How Common Are Electric Shock Injuries on Construction Sites?

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Electric Shock Injuries on the Job in California Statistics

A construction worker in San Jose was injured by an electrical shock and hospitalized in late September.

While digging near South Kiely Blvd. and Norwalk Drive, the construction crew hit an underground power line. The shock caused injuries to the 45-year-old man and the live wire trapped another worker inside a construction vehicle. He was able to escape once the electricity was shut off.

Electric Shock Statistics

Electrocution is the third most common cause of fatality on construction sites, landing it a spot in the often-spoke of “Construction Fatal Four”.  Roughly 52 percent of occupational electrocutions occur in construction-related work.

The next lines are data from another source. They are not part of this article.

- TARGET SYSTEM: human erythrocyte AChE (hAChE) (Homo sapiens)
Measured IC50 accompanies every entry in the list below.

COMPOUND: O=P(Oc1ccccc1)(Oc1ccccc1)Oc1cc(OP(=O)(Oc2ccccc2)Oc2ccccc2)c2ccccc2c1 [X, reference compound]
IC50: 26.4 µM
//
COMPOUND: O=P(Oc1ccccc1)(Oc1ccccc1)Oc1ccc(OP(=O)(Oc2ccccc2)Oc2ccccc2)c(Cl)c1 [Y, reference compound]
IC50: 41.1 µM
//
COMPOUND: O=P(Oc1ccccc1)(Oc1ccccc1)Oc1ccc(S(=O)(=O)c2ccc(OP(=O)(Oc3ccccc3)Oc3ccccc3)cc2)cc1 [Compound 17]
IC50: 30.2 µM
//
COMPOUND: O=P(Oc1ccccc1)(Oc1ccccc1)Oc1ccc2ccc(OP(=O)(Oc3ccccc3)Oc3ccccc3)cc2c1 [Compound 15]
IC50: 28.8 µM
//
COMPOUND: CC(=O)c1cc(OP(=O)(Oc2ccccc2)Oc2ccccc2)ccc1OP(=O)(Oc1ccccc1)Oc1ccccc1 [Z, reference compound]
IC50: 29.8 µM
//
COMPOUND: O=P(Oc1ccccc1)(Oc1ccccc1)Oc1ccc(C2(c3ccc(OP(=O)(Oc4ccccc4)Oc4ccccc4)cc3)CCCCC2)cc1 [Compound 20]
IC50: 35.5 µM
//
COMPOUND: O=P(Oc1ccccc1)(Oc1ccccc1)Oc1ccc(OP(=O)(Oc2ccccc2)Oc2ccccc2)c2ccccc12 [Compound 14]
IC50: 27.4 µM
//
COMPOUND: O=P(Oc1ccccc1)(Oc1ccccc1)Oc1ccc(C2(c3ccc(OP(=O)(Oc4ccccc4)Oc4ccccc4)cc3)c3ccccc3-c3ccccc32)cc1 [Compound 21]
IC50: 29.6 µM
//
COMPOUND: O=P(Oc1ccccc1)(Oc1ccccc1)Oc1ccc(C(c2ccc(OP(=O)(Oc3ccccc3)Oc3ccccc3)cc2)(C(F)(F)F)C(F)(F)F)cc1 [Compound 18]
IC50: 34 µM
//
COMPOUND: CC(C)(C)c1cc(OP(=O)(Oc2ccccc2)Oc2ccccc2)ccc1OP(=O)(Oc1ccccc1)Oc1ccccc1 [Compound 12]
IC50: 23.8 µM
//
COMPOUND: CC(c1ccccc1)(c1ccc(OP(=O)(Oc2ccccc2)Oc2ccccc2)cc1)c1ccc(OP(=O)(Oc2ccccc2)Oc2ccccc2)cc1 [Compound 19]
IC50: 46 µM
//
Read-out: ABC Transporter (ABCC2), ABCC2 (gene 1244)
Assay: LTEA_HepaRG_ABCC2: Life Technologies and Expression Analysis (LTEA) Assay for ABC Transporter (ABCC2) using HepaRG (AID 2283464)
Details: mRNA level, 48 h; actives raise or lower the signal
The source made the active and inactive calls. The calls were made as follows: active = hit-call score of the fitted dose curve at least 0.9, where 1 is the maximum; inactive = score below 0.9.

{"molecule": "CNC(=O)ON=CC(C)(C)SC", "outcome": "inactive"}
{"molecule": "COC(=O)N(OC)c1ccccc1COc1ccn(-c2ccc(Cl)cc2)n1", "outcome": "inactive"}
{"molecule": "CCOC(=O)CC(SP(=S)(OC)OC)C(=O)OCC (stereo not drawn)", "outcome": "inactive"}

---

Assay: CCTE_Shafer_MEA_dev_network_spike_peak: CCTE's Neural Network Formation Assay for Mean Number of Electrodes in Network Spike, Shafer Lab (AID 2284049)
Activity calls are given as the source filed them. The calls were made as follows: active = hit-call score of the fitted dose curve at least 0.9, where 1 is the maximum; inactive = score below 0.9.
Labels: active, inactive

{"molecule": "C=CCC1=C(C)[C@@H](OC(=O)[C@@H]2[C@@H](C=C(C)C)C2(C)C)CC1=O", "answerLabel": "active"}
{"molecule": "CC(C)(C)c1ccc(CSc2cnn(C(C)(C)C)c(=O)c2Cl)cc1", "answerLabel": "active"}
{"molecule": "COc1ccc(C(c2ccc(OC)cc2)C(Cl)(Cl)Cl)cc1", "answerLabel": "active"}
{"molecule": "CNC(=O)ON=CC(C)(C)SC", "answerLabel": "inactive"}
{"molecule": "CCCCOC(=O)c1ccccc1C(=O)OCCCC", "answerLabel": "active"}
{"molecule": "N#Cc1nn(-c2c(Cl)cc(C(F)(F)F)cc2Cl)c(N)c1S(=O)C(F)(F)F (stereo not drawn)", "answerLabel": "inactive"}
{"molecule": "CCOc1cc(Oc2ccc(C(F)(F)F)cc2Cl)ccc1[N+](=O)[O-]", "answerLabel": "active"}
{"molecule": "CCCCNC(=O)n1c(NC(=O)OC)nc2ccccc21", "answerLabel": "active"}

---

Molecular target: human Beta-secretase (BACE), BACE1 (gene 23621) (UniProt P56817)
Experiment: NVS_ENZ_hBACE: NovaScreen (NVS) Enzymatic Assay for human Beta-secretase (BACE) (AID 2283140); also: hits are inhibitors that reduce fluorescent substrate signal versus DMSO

According to the CDC’s NIOSH, electrical hazards cause more than 300 deaths and 4,000 injuries every year. Electrocution is the sixth most common cause of workplace fatalities in the country. The industries where workers are most at risk of electrocution are construction and installation/maintenance/repair.

Electric shocks can cause several different types of injuries, including ones that can lead to permanent disability. Heart damage, organ damage, vision problems, hearing loss, seizures, burns and nerve damage are a few of these. Victims of these injuries may face expensive medical bills, lengthy recovery time and potential pain and suffering. If you have suffered an electric shock at work and believe that negligence may have contributed to your injuries, speak to a work injury attorney. Our law firm offers free consultations for people who have been injured due to the negligence of others.